The prevalence of violence against women has been and remains alarming. Worldwide, it is estimated that 1 in 3 women will experience physical or sexual violence from her partner, while 7% of women will be assaulted at some point in their lives by a non-partner (WHO, 2013). In the United States alone, an estimated 1 in 4 women will experience domestic violence in her lifetime (Tjaden, 2000).
The definition of violence against girls and women is broad and includes intimate physical and sexual partner violence, female genital mutilation, child and forced marriage, sex trafficking, and rape. During the current 16 Days of Activism to End Violence Against Women Campaign and at a recent panel discussion hosted by The Global Fund for Women at the Redline Gallery in Denver (pictured), several suggestions have been put forward on what actually works in preventing and addressing ongoing violence against girls and women in Colorado and internationally.
One of the pieces in addressing this global challenge is female economic empowerment. Equipping girls and women with access to economic resources and the power to make decisions for themselves and their families has been shown to indirectly reduce violence against them. How? The most studied correlations include the following: in many cases, as girls and women earn more money and gain an increased economic position in their households and/or communities, they have more bargaining power and feel that they have more options available to them. Additionally, as women gain access to land and property, they have an increased sense of security, among themselves and others, and this has been found to act as a deterrent to domestic violence (Panda, 2005).
Consider the following:
• In South Africa, a poverty-targeted microfinance program combined with a participatory learning and action curriculum on HIV prevention, gender norms, cultural beliefs, communication and intimate partner violence demonstrated improvements in chosen indicators of empowerment and a 55% reduction in intimate partner violence (Kim et al, 2007).
• In India, women’s ownership of property was found to be a deterrent to violence and women were less likely to tolerate violence. The study found that women’s independent ownership of land or a house can substantially reduce the risk of both physical and psychological violence (Panda, 2005).
• In Haiti, when women had access to money they could use as they chose fit, a study found that the risk of emotional violence reduced by 48% and physical violence by 44% (Gage, 2005).
This is not to say that working girls and women are not still at risk for violence, or that employability is always inversely related to violence. In some cases, violence increases in the short-run as girls and women begin working and gain more economic power, especially as men are more likely to feel initially threatened and react with violence. Girls and women who also have to travel for long periods of time or great distances for work are also at an increased risk.
There is not a simple solution for violence against girls and women. The most successful strategies are comprised of a number of approaches across sectors. Increased education, health awareness, legal and regulatory changes, and modified cultural norms are all crucial. A recently released study has emphasized that interventions that “not only discuss the implications of violence, but also explicitly address the underlying issue of inequality and seek to transform gender norms by promoting more equitable relationships between men and women, are essential to achieve lasting change…” (Samarasekera, 2014).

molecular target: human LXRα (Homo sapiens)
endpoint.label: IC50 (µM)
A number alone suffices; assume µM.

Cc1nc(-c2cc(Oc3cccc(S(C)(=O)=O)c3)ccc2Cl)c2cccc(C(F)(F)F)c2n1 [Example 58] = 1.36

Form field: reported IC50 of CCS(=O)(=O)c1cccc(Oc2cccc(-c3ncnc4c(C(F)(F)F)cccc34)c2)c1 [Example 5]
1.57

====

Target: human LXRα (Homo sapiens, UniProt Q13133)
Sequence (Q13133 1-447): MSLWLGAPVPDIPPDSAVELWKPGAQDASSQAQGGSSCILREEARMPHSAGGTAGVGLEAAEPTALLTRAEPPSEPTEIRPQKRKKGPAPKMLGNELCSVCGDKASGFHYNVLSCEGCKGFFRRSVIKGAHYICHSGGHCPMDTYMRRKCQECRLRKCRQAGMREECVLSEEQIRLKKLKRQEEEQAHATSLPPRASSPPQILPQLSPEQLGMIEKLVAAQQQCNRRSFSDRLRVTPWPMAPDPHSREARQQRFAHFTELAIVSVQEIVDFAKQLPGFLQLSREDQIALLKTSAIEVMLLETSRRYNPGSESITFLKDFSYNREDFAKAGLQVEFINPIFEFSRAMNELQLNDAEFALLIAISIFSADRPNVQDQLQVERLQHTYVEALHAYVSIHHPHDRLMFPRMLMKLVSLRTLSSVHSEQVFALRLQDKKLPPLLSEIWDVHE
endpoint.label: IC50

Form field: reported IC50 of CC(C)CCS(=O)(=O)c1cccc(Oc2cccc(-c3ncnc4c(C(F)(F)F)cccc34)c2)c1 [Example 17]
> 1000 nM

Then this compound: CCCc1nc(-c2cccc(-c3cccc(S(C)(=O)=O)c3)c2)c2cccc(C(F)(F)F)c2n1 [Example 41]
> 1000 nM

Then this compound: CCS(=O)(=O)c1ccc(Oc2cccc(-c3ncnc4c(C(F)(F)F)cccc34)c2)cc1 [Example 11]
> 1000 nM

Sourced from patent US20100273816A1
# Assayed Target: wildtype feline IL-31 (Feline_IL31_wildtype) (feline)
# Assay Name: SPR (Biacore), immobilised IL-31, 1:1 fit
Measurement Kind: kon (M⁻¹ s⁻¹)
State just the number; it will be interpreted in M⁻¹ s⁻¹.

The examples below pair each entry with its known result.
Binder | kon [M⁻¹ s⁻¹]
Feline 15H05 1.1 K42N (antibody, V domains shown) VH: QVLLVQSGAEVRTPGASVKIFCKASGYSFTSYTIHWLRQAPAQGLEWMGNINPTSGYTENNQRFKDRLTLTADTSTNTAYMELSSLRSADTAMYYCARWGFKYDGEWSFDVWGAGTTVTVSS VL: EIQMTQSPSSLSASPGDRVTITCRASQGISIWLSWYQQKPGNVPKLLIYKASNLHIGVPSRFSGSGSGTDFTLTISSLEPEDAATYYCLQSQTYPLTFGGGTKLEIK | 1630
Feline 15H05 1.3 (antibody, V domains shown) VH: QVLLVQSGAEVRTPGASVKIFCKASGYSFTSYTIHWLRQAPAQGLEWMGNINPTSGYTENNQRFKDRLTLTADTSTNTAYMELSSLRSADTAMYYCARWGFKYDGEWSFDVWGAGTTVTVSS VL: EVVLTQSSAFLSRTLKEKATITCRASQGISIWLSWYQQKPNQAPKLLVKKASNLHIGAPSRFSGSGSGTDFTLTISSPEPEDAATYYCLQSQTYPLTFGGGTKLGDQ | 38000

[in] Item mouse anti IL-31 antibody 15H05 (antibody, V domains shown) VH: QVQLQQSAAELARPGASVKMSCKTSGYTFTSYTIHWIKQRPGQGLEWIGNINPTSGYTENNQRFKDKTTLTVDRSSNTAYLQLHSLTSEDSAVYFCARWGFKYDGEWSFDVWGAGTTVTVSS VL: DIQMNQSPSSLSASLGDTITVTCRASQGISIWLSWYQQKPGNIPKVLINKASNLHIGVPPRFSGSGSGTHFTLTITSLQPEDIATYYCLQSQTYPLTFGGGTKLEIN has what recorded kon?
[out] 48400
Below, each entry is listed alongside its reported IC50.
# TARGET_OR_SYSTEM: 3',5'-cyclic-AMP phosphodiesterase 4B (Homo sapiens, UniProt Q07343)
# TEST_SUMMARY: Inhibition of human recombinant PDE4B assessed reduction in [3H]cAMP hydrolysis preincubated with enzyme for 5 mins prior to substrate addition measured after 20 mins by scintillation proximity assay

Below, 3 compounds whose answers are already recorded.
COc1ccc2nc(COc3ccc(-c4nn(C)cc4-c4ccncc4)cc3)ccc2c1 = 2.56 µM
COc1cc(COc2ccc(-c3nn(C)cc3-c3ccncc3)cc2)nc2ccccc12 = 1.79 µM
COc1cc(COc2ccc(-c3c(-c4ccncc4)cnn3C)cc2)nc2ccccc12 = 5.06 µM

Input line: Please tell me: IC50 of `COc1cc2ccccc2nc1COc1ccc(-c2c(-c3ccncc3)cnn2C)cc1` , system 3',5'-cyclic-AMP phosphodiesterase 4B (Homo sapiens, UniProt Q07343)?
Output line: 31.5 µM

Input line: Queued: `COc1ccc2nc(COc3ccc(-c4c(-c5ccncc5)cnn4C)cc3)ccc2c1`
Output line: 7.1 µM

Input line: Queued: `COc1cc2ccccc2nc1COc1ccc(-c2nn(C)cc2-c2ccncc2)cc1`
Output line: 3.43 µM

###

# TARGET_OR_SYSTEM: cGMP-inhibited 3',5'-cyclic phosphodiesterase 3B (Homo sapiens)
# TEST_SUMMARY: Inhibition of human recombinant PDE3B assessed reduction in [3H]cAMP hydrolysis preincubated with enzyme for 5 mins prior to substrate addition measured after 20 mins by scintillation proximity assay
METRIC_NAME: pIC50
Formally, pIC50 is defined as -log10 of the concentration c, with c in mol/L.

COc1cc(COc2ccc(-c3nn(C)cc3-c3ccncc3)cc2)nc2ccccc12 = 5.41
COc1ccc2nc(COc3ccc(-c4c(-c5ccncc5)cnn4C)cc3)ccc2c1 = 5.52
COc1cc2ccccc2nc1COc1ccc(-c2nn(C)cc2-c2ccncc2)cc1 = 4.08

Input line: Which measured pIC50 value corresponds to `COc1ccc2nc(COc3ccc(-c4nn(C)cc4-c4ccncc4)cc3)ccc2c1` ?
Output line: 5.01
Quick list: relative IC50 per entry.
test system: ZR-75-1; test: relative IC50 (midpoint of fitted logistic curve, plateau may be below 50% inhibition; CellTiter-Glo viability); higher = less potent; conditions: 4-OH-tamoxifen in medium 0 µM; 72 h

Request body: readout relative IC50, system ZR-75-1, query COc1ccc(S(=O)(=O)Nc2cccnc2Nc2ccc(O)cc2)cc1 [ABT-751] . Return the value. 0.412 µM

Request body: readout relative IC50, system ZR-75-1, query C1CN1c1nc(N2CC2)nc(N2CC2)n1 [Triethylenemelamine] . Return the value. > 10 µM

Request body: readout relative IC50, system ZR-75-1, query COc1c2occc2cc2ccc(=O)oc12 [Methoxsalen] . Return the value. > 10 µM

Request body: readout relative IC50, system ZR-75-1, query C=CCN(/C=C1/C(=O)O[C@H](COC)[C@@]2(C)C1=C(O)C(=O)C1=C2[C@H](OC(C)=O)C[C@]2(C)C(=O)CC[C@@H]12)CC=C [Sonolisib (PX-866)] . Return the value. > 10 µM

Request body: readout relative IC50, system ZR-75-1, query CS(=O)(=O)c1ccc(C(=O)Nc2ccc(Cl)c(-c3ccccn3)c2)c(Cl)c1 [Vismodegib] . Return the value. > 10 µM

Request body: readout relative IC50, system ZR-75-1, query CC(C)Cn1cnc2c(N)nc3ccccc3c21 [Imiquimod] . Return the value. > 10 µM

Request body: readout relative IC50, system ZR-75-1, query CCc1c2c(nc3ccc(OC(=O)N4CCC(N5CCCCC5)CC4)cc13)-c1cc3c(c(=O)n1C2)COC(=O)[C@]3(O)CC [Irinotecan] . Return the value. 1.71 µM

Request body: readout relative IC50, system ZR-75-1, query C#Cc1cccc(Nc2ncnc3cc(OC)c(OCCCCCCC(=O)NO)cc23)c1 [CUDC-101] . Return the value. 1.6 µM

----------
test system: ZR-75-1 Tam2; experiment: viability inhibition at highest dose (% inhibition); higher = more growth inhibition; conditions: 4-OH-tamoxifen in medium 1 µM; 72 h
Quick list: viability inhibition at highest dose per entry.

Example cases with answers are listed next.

We believe our work at WPMarket and the valuable work of our partners—skills & business training, microfinance, and other types of programming—are promoting this type of long-term equality and contributing to the prevention of violence against women and girls. Take for example our partner the Women's Global Empowerment Fund who commemorated the 16 Days of Activism to End Violence Against Women Campaign in Gulu, Uganda with its clients-women who receive valuable microfinance, literacy and agricultural training-participating in activities including a community dialogue and exhibitions on gender violence (pictured)! For that, we are proud.
Thanks for joining with us,
- Gage, A.J., 2005, “Women’s experience of intimate partner violence in Haiti‟, Social Science & Medicine, Vol. 61, No. 2, pp. 343–364.
-Kim, J., Watts, C., Hargreaves, J., Ndhlovu, L., Phetla, G., Morison, L., Busza, J., Porter, J., and Pronyk, P., 2007, “Understanding the impact of a microfinance-based intervention on women’s empowerment and the reduction of intimate partner violence in South Africa‟, American Journal of Public Health, Vol. 97, No. 10: 1794-802.
- Panda, P. and Agarwal, B., 2005, “Marital violence, human development and women’s property status in India‟, World Development, Vol. 33, No. 5, pp. 823-850.
-Tjaden, Patricia & Thoennes, Nancy, 2000, “Extent, Nature and Consequences of Intimate Partner Violence: Findings from the National Violence Against Women Survey,” National Institute of Justice and the Centers of Disease Control and Prevention.
-Samaresekera, Udani and Richard Horton, 2014, “Prevention of violence against women and girls: a new chapter,” The Lancet, Early Online Publication, 21 November 2014. http://www.thelancet.com/journals/lancet/article/PIIS0140-6736(14)61775-X/fulltext#bib2
-World Health Organization (WHO), 2013. “Global and regional estimates of violence against women: prevalence and health effects of intimate partner violence and non-partner sexual violence.” http://www.who.int/reproductivehealth/publications/violence/9789241564625/en/.
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